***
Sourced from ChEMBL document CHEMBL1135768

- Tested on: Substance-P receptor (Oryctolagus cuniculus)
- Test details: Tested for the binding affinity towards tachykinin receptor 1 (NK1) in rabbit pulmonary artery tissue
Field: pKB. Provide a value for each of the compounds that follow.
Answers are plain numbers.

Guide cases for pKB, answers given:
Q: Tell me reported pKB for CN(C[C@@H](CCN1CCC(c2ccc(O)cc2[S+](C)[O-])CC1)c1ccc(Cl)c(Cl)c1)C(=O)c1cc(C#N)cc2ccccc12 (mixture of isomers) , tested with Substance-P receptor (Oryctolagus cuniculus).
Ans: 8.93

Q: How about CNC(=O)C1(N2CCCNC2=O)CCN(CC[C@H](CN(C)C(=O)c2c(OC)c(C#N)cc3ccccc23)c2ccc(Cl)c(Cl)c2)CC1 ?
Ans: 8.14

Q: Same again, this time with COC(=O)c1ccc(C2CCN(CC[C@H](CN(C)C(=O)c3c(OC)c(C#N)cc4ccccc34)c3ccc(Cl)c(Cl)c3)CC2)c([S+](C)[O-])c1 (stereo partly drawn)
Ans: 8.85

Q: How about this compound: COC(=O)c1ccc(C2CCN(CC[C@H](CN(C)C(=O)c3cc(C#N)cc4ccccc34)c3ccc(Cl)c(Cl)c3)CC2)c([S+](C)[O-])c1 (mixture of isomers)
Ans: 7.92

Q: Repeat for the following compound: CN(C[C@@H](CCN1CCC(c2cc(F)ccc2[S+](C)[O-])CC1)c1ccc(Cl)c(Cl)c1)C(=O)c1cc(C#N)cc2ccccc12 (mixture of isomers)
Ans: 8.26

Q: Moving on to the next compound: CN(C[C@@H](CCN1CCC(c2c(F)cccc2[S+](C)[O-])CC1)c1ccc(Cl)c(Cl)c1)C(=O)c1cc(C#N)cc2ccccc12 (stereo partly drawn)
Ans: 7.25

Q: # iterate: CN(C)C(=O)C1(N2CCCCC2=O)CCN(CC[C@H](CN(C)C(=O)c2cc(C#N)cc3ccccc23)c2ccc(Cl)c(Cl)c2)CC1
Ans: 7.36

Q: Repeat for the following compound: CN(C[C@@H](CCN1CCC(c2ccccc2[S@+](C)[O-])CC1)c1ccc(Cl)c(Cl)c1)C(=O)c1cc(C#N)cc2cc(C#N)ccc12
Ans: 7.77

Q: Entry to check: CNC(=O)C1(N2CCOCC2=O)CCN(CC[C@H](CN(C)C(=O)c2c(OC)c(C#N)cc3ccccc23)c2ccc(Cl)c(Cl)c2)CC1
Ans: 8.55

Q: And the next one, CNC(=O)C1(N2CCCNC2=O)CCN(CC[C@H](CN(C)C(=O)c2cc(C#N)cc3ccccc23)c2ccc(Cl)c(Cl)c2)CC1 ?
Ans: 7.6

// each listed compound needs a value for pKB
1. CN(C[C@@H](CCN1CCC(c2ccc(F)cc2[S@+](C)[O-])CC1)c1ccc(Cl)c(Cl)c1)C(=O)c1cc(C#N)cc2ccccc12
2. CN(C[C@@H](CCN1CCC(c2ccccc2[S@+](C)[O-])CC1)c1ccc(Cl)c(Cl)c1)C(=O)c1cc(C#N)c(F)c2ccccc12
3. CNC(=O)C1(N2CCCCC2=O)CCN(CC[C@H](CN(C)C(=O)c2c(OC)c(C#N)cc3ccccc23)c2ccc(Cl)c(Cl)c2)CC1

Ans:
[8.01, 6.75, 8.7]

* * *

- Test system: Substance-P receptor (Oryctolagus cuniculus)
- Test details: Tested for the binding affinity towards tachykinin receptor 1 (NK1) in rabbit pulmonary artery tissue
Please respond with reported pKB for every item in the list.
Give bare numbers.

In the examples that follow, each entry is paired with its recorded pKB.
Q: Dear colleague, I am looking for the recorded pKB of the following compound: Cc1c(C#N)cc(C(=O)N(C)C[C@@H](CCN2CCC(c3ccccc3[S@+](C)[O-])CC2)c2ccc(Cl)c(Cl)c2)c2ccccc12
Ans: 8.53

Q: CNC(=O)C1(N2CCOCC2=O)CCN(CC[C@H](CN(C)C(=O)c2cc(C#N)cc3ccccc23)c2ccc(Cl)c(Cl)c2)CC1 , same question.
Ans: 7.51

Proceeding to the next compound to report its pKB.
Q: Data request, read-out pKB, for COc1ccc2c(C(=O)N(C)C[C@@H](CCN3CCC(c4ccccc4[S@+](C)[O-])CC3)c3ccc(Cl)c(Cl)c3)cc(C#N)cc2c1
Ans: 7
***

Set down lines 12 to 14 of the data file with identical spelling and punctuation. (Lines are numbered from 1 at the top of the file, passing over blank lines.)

Ans: 8.85

Q: How about this compound: COC(=O)c1ccc(C2CCN(CC[C@H](CN(C)C(=O)c3cc(C#N)cc4ccccc34)c3ccc(Cl)c(Cl)c3)CC2)c([S+](C)[O-])c1 (mixture of isomers)
Ans: 7.92